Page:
C2E2 2013 wrap-up

2013 has barely started. But this weekend just might have been the best weekend of the year. Which is good, because it was a long time in the making.

My second year at the best nerd convention in my hometown was hands-down better than the first. Which is saying a lot, as last year I came off such a high of cosplay and Captain Jack that I thought nothing could be better. But it was.

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The con is still a pretty new one--this is only its fourth year. But it’s expanding hugely. Supposedly, there was a crowd of 53,000 this year. Trying to squeeze around on Saturday, I could believe that. The convention floor this year was much bigger, the layout extraordinarily more helpful. Aisles were on the whole wider, and organization of vendors was much more intuitive. Artists Alley wasn’t front and center, but it was by no means shoved to the very back of the hall like it was last year (that was the autographing tables, which, let’s face it, if you’re going there, you’ll make a beeline for it). Big publishers had booths by the entrance as expected, but so did an exhibit of The Hunger Games movie costumes, a personal favorite of mine. Seeing costumes in real life is always such a cool experience.

If you’re a comics fan, then this is still truly your con--although the rest of us are definitely welcome too--a majority of the guests are artists, and it’s pretty great. But there’s plenty else--Patton Oswalt and Felicia Day were among this year’s big guests. And if you’re a fan of Doctor Who as I am, there’s plenty here for you, from guests to cosplay to merchandise to art and handmade crafts.

The panels this year were also really great, although most of the phenomenal ones were stacked on Saturday, making choices pretty difficult. I only ended up attending two--Futuristic Fright, which featured sci-fi authors John Scalzi and Alex Hughes. The topic was supposed to be the imagined future, but ended up just being a really nice conversation that ranged from the real future to the imagined future to the future of sci fi and the future of publishing. Just a wonderful hour spent with two wonderful authors! And then they did signings, so I have my own signed copy of Redshirts. Yay.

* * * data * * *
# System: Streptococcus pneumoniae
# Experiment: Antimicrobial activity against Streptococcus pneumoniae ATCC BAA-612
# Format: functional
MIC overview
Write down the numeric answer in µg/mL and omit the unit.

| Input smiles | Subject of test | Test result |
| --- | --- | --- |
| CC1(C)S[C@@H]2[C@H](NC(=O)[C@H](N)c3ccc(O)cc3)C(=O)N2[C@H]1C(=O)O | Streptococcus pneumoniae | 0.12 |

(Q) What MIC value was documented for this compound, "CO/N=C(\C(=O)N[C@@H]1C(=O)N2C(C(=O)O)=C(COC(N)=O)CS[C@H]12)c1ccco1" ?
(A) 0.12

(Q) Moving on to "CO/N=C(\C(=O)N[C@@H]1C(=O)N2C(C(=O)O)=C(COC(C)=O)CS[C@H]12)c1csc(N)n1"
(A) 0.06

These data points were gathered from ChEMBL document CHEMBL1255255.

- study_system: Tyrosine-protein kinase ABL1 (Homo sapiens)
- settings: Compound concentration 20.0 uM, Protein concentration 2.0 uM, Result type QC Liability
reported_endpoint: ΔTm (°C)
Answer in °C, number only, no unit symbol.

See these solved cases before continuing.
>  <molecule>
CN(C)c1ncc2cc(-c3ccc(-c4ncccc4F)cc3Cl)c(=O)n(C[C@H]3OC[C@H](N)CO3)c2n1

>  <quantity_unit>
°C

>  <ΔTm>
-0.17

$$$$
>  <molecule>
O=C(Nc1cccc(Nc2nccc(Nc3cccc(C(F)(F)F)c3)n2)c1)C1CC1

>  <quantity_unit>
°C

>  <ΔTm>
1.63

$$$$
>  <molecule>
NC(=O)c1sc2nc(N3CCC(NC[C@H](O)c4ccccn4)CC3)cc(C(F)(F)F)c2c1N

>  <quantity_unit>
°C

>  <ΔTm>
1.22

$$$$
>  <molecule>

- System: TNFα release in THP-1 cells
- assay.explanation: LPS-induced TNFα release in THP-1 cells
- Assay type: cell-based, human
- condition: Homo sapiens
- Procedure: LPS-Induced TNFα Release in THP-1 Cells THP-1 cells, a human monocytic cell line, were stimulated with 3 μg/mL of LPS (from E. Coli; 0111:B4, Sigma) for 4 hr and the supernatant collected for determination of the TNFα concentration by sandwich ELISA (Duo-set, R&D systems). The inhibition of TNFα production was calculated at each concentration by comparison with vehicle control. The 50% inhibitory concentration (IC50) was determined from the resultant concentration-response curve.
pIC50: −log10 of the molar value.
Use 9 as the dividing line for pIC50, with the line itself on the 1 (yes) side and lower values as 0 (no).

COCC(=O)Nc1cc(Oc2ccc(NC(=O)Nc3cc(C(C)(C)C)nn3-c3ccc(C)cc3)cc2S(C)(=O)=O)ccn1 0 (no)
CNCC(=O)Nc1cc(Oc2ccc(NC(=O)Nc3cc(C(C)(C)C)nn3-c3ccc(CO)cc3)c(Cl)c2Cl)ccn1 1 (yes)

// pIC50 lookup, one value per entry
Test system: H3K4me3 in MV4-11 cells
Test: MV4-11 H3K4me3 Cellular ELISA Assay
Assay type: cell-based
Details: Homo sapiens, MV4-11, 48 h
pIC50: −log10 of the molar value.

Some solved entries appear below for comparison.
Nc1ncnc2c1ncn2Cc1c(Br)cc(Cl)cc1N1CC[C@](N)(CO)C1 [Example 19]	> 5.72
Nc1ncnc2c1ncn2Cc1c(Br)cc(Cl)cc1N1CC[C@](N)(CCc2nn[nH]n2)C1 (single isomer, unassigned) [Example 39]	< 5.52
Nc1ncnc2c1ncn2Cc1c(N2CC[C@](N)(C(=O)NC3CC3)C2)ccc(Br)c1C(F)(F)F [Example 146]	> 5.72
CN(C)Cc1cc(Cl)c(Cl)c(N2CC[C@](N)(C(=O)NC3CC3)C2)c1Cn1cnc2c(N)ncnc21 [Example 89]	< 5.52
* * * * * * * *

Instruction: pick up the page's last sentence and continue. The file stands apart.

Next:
And then there was Peter Davison’s Q & A on Saturday night. I’ve only seen two Fifth Doctor stories (and one of them is The Five Doctors), so I was debating if I should go see him or not. I’m very glad I did. He took every question that was asked so seriously, and answered them so earnestly. After all these years on the convention circuit, he seems to really still love his fans, and the show, and even Chicago! (He’s been here a number of times in the past few years.) He fielded questions about filming, his companions, his career, and acting, among many others. He declined to answer which other Doctor was his favorite--though he did say that his grandson’s favorite is David Tennant (and his grandson’s third favorite is him. Awwww). He talked about David Tennant quite a lot, actually, because they’re pretty much related now. I’m much more comfortable with the idea now, and I can’t help thinking that family reunions and holidays must be a blast in the Davison/Moffet/Tennant household. And best of all? His favorite thing about fandom is that it’s all-inclusive! If the Doctor says it, it’s the truth. So stop that gatekeeping, y’all!

My friend Diana was pretty excited to get a picture with him. 

My friend Diana was pretty excited to get a picture with him. 

Really, though, the most wonderful feeling of the weekend for me was just wandering the show floor. It’s that incredible feeling you get when everything around you is marketed to people like you, when all the people around you love things just as passionately, and when there are endless numbers of cosplayers to admire. And it doesn’t hurt when you are one of those cosplayers, and you get asked to pose for pictures. 


Merida, from Brave. Dress by Jessica Doan. 

Merida, from Brave. Dress by Jessica Doan. 

Kaylee! Picture by Great Eye Films.

Kaylee! Picture by Great Eye Films.

If there was one thing that I had a problem with, it was the size of the panel rooms. While the show floor was undeniably better, the panel rooms were unquestionably half the size that they were last year, which is a big problem when the panels are on the whole better and more popular. It was particularly a problem with our panel. Which, don't worry, there will be a separate post on that!

It was a wonderful weekend. Hung out with great friends, met great new people, and just enjoyed the supportive atmosphere of thousands of nerds. 

Check out the gallery for my pictures--and those by Michael Silberman of Great Eye Films--below.